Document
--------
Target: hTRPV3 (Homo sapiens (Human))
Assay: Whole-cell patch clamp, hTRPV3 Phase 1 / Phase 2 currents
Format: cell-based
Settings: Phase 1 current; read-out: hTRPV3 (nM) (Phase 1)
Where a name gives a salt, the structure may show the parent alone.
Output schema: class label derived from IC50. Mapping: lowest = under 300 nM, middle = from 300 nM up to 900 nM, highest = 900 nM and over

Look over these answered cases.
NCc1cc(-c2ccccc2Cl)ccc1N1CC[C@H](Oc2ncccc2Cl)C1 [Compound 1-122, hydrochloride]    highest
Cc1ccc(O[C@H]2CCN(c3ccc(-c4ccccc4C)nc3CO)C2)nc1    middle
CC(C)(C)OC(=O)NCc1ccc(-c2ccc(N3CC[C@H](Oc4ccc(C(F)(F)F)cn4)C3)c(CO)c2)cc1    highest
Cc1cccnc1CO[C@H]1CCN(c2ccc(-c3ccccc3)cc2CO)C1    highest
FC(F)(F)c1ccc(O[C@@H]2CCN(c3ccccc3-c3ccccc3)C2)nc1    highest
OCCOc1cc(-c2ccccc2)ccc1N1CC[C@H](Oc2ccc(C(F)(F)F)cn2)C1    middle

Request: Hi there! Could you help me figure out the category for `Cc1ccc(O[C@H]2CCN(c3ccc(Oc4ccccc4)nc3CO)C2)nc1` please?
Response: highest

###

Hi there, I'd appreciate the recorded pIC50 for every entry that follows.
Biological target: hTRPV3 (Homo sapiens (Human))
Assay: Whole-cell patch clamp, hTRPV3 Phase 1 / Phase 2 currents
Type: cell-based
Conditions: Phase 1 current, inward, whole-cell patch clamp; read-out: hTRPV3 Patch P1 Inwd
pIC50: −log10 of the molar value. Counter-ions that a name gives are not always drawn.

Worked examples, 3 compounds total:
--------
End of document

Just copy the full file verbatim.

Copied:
Target: hTRPV3 (Homo sapiens (Human))
Assay: Whole-cell patch clamp, hTRPV3 Phase 1 / Phase 2 currents
Format: cell-based
Settings: Phase 1 current; read-out: hTRPV3 (nM) (Phase 1)
Where a name gives a salt, the structure may show the parent alone.
Output schema: class label derived from IC50. Mapping: lowest = under 300 nM, middle = from 300 nM up to 900 nM, highest = 900 nM and over

Look over these answered cases.
NCc1cc(-c2ccccc2Cl)ccc1N1CC[C@H](Oc2ncccc2Cl)C1 [Compound 1-122, hydrochloride]    highest
Cc1ccc(O[C@H]2CCN(c3ccc(-c4ccccc4C)nc3CO)C2)nc1    middle
CC(C)(C)OC(=O)NCc1ccc(-c2ccc(N3CC[C@H](Oc4ccc(C(F)(F)F)cn4)C3)c(CO)c2)cc1    highest
Cc1cccnc1CO[C@H]1CCN(c2ccc(-c3ccccc3)cc2CO)C1    highest
FC(F)(F)c1ccc(O[C@@H]2CCN(c3ccccc3-c3ccccc3)C2)nc1    highest
OCCOc1cc(-c2ccccc2)ccc1N1CC[C@H](Oc2ccc(C(F)(F)F)cn2)C1    middle

Request: Hi there! Could you help me figure out the category for `Cc1ccc(O[C@H]2CCN(c3ccc(Oc4ccccc4)nc3CO)C2)nc1` please?
Response: highest

###

Hi there, I'd appreciate the recorded pIC50 for every entry that follows.
Biological target: hTRPV3 (Homo sapiens (Human))
Assay: Whole-cell patch clamp, hTRPV3 Phase 1 / Phase 2 currents
Type: cell-based
Conditions: Phase 1 current, inward, whole-cell patch clamp; read-out: hTRPV3 Patch P1 Inwd
pIC50: −log10 of the molar value. Counter-ions that a name gives are not always drawn.

Worked examples, 3 compounds total: